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Closure library offers a basic life cycle for Components:

  1. Instantiation
  2. Rendering/Decoration
  3. Document Entering
  4. Document Exiting
  5. Disposal

I'm focusing on the first two. About design patterns, when is it better to instantiate a nested component in the first steps?

  1. Instantiation: needs to be hold on a property till added through addChild and consumes memory before necessary. Anyways, it allows to do some dependency injection or better initialization because of the parameters it receives.

  2. Rendering/Decorating: messes up the dom creation, which can be already complicated because of the references of other objects it needs. It also would need the instantiation parameters previously stored in some property. Anyways, holds the instantiation till is needed.

Maybe a separated method called after instantiation which wraps the rendering? I'm asking because Closure Libray book and documentation don't talk about this.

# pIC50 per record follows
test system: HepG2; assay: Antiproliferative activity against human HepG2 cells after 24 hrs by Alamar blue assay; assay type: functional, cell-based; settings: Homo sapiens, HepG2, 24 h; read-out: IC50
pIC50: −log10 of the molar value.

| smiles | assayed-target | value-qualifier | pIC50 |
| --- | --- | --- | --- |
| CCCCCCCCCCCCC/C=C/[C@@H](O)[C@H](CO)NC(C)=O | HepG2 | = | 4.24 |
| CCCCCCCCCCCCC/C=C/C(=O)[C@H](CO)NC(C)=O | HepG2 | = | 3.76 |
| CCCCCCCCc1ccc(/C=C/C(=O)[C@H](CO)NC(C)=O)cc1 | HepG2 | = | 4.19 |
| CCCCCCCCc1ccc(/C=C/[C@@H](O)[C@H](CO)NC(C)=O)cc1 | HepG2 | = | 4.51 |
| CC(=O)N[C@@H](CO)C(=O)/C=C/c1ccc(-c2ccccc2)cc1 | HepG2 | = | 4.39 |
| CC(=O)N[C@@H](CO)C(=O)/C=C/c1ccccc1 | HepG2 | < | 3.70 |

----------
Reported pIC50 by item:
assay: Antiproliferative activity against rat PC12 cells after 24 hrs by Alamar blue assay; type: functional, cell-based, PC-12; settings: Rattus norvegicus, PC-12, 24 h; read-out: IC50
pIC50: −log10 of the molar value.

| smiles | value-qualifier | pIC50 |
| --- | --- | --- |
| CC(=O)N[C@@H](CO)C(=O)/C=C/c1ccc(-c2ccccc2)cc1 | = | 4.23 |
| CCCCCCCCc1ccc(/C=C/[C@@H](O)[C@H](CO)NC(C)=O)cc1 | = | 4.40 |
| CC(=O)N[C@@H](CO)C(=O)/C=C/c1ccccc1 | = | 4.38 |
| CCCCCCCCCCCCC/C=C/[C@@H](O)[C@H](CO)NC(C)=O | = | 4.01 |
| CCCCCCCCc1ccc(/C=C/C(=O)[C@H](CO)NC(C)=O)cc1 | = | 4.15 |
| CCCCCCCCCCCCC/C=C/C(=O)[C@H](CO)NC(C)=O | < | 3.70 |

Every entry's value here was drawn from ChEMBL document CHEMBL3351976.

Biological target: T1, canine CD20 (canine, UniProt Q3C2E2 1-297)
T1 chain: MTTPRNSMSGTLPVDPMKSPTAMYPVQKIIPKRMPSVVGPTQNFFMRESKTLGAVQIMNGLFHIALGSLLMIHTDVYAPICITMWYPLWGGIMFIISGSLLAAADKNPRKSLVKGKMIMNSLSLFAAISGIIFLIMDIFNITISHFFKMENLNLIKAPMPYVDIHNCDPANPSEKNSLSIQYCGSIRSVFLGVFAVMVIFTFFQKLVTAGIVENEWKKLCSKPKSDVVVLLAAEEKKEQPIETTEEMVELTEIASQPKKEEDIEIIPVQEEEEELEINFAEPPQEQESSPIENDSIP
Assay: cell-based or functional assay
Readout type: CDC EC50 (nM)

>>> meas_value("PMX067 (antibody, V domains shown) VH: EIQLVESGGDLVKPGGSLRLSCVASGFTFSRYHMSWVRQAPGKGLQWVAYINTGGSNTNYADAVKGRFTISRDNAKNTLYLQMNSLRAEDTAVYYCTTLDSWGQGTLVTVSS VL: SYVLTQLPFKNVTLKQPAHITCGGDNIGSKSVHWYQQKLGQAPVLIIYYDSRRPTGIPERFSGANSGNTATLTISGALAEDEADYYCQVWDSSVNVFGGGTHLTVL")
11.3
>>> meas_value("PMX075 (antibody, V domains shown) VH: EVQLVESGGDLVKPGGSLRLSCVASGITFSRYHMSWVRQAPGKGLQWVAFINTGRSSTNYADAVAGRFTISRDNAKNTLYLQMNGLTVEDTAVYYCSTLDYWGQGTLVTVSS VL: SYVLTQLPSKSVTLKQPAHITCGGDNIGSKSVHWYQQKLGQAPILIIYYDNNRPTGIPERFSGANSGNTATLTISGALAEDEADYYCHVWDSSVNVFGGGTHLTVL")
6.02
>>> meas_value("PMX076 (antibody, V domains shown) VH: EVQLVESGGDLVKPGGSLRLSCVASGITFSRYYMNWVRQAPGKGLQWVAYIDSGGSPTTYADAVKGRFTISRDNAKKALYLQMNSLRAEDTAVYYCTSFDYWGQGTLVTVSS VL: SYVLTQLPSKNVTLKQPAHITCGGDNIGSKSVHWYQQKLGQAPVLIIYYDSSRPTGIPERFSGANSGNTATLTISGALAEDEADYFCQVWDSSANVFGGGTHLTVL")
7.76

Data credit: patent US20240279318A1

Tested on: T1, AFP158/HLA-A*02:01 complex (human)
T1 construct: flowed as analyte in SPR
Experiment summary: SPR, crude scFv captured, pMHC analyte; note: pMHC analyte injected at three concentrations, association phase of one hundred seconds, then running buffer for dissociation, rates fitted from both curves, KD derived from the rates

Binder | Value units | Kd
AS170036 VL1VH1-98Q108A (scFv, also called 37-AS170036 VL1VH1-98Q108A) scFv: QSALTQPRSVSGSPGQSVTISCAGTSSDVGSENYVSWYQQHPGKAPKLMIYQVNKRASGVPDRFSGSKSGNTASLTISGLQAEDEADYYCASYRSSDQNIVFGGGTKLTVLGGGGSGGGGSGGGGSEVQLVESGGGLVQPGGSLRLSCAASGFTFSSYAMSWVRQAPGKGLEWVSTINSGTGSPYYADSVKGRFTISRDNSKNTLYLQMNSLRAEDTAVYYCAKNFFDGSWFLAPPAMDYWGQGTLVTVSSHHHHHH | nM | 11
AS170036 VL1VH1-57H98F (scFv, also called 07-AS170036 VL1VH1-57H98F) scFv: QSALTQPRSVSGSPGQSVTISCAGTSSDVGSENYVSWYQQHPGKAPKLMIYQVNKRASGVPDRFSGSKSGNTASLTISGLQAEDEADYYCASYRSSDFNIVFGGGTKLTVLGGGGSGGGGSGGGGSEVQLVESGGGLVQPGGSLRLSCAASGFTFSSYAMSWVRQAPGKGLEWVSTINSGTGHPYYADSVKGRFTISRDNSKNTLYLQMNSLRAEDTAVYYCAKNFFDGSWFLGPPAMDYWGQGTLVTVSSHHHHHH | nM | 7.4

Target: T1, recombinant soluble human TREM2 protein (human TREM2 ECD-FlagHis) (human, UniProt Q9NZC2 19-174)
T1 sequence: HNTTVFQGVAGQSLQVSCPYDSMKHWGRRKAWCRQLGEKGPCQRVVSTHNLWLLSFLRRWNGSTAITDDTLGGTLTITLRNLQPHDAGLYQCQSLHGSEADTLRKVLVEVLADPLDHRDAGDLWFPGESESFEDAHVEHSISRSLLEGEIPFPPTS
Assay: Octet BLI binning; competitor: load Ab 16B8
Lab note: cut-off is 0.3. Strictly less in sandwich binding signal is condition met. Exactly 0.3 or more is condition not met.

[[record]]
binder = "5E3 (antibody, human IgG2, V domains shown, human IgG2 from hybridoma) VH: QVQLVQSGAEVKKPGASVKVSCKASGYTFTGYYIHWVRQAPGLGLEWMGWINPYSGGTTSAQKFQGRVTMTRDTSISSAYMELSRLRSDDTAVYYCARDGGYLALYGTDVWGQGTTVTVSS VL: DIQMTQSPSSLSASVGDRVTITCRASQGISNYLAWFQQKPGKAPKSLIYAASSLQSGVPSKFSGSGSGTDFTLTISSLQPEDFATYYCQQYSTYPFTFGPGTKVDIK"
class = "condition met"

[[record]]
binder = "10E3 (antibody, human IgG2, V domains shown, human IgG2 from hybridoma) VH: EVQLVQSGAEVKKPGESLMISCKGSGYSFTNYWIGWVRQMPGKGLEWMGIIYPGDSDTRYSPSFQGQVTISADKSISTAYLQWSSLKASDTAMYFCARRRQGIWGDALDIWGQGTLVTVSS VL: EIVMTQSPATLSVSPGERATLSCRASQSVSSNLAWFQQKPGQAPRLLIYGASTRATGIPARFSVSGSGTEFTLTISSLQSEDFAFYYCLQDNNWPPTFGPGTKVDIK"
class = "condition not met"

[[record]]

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up vote 0 down vote accepted

Doing some refactorying and trying to split logic, came to the following conclusion:

The best option I've found so far is to create the components inside the createDom method:

Normally, the parameters needed for components involve the data they present. My arquitecture uses DAO, which means all data objects are conveniently connected. Subcomponents usually need some other data objects which are accessible by the parent's DAO. Since the parent object is needing this DAO, it's ok to store it on a property for the use inside the createDom.

The other thing is that instantiation and rendering in the createDom component, theoretically, only needs two lines, which isn't a mess.

Again, it's the best possible solution to increase cohesion.

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